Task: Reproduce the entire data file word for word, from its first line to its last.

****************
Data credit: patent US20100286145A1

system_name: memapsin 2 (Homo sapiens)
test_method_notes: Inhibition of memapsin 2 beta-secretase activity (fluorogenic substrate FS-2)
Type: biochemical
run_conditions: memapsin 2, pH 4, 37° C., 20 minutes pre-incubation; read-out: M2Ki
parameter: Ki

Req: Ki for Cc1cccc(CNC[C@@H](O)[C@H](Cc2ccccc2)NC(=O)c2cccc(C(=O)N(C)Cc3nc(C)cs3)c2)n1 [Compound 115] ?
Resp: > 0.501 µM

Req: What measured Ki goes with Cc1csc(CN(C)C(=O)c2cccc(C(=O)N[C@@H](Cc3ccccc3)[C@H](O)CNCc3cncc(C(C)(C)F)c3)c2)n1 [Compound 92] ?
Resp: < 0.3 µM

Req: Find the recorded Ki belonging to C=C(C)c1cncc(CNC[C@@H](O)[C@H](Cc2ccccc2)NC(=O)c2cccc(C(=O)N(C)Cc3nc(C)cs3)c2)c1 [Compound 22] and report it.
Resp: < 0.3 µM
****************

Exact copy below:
Data credit: patent US20100286145A1

system_name: memapsin 2 (Homo sapiens)
test_method_notes: Inhibition of memapsin 2 beta-secretase activity (fluorogenic substrate FS-2)
Type: biochemical
run_conditions: memapsin 2, pH 4, 37° C., 20 minutes pre-incubation; read-out: M2Ki
parameter: Ki

Req: Ki for Cc1cccc(CNC[C@@H](O)[C@H](Cc2ccccc2)NC(=O)c2cccc(C(=O)N(C)Cc3nc(C)cs3)c2)n1 [Compound 115] ?
Resp: > 0.501 µM

Req: What measured Ki goes with Cc1csc(CN(C)C(=O)c2cccc(C(=O)N[C@@H](Cc3ccccc3)[C@H](O)CNCc3cncc(C(C)(C)F)c3)c2)n1 [Compound 92] ?
Resp: < 0.3 µM

Req: Find the recorded Ki belonging to C=C(C)c1cncc(CNC[C@@H](O)[C@H](Cc2ccccc2)NC(=O)c2cccc(C(=O)N(C)Cc3nc(C)cs3)c2)c1 [Compound 22] and report it.
Resp: < 0.3 µM